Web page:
3/12: after consulting Total Yacht Works/Mazatlan & Nigel Calder's manual, GB lowered the raw water intake on engine thru-hull by about 2". Cutting hoses was involved. No leaks, no apparent prob's tho we'll know more once we're beating to windward & heeled over. 3/13: left Chichime, 12 mi. later anchored next to s/v CYNOSURE at Isla Salardup, 09deg.30.4'N/ 078deg.47.5'W. Snorkeling's very good- MS encountered a 6' nurse shark in the sandy shallows. Will stay here several days for more reefy goodness.
Yesterday, 3/11 was 1st sunny day on Dark Side (Caribbean). Arrived at Chichime Is., 09deg.35'N/78deg.53'W. All San Blas anchorages have far more boats than we were used to on the Pacific side but snorkeling visibility=great. No big fish seen, just 1 spotted eagle ray but the usual small reef fish are here in brand-new species, e.g. bluehead wrasse, & varieties of parrotfish. The sea stars, coral & bryozoans make a fantastic scultpure garden. Our biggest excitement: we snorkeled right over the wreck of the Twyla, serial-killer Javier Martin's 1st boat, which he lost on the Chichime reef 12/2010 in that big storm that closed the Panama Canal. Today, 3/12=engine maintenance, misc. chores. Next few days, we'll head a few mi. E to other cays for more water fun.
Yesterday, 3/10, 0720: sailed close-hauled 45 mi., from Isla Linton in NE winds 8-15, but very lumpy NE swells 4'-7' at 5 sec. Bounced in to Isla Porvenir, San Blas/Kuna Yala @ 1700. Today, 3/11 = check in w/ officials, make general inquiries, then explore other anchorages. Skies are partly-clear, morning breeze = NE 10. Many s/v's here relative to Pacific side: 16 anchored here at Porvenir, 14 @ Lemmon Cays, 6 @ Chichime. And that's just the anchorages we can see, w/i 3 mi.of each other.
3/9: This morning at 0700 we saw calm seas and light breeze in Portobello Bay, despite the forecast for area winds getting into the high teens/low 20s - which for exiting Portobello and heading north and then east means steep, choppy seas and not much fun. So, we took advantage of the flattitude and promptly fired up the trusty Yanmar which works ever-so-much-better now that GB replaced the impeller; and we motorsailed once again the 12 miles to the crowded anchorage at Isla Linton. We have 56 boats here -- and all but one of them is a sailboat. Awesome. There is intermittent 3.5G Internet access here (thanks, Claro modem!) so we'll be carefully watching the online weather to see if we can head the remaining 35 miles tomorrow into Porvenir and the San Blas archipelago. Time's a-wastin'.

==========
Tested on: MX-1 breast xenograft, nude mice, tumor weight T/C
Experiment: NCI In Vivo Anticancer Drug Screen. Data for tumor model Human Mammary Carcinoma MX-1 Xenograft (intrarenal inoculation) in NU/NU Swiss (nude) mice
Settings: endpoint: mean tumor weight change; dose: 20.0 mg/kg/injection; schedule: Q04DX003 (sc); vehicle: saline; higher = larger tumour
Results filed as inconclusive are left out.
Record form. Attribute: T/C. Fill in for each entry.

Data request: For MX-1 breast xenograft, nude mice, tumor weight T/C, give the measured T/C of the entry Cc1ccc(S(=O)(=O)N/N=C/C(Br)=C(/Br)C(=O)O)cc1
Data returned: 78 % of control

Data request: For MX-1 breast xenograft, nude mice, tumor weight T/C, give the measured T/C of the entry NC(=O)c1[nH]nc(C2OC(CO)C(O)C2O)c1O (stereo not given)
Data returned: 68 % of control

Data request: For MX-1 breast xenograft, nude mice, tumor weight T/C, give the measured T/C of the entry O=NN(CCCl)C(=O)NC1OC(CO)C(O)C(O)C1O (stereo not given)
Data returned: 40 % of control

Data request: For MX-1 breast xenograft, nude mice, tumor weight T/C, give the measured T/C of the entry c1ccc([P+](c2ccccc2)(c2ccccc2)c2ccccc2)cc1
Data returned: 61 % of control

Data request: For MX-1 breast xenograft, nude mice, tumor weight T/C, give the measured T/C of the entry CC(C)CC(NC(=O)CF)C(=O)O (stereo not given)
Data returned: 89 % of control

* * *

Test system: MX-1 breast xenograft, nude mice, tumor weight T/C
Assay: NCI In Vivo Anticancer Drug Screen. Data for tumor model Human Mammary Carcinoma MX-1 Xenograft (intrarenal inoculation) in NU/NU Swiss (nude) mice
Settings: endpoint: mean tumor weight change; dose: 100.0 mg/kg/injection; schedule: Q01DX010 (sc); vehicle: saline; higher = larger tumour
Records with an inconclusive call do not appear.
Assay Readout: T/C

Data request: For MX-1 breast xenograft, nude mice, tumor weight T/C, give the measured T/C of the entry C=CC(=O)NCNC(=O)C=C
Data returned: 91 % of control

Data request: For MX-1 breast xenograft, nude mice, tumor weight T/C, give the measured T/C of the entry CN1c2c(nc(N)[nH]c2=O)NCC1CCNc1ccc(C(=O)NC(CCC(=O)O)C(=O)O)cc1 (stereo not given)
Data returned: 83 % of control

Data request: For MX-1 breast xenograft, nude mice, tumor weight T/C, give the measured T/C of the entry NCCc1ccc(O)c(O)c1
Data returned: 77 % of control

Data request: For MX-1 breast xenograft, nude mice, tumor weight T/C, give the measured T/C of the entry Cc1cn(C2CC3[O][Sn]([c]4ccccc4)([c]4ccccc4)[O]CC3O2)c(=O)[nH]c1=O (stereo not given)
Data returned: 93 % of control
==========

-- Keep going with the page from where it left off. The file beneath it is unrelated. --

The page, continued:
Meanwhile, here's what sunset looks like at Isla Linton, when rays shine out from behind evening clouds:
Yesterday, 3/6, we'd planned an E-Z 10-mi. sail from Isla Linton to Green Turtle Bay. Weather was fine, NE winds12 kt., NE swell 4'-6'. Sadly, Green Turtle Bay = untenable due to NE swell so we sailed the extra 35 mi. to Porvenir in the San Blas islands. About 8 mi. out, rain squall reversed our winds then stopped it completely. Tried starting engine but no water cycled thru. Unwise to sail thru the reef passage to Porvenir w/o engine & no visibility due to rain. Reversed our course back to nearest anchorage with a safe approach in zero visibility: Portobello, 52 mi.
3.5 hrs.later, GB successfully replaced our engine's impeller, which had disintegrated & caused the failed start. Continued to Portobello, arrived in total darkness @ 10:30pm, anchored w/o incident amongst other sailboats.
3/7, Monday (today): GB successfully found what might be all the broken bits from disintegrated impeller - in front of inlet to oil cooler. Engine starts, runs normal. Will stay in Portobello thru at least Tuesday a.m., 3/8.
3/4: Arrived yesterday, 3/3, motorsailing easterly 12 mi. from Portobello. Forecast was for NE winds 10-15 kt., NE seas 4'-6'. We actually got NE winds 15-23 kt., seas 5'-8' on a 6-sec. period. Equals, rough water for traveling E like we are. Isla Linton anchorage looks like it might be nice -- but it's hard to tell, what with the 49 sailboats crammed in here. Intermittent 3.5G Internet is here tho, so we'll stay 1 more nite in this crowded & somewhat rolly anchorage, looking at the weather, before moving on another 10mi. tomorrow, 3/5, to Green Turtle Bay, at 09deg.36'N/79deg.26.5'W. Forecast still calls for light winds & calm seas but this time of year - the dry season - the NE swells coming from Colombia remain high and choppy, so we're expecting more of the rougher stuff we experienced 3/3. Welcome to the Caribbean, MS.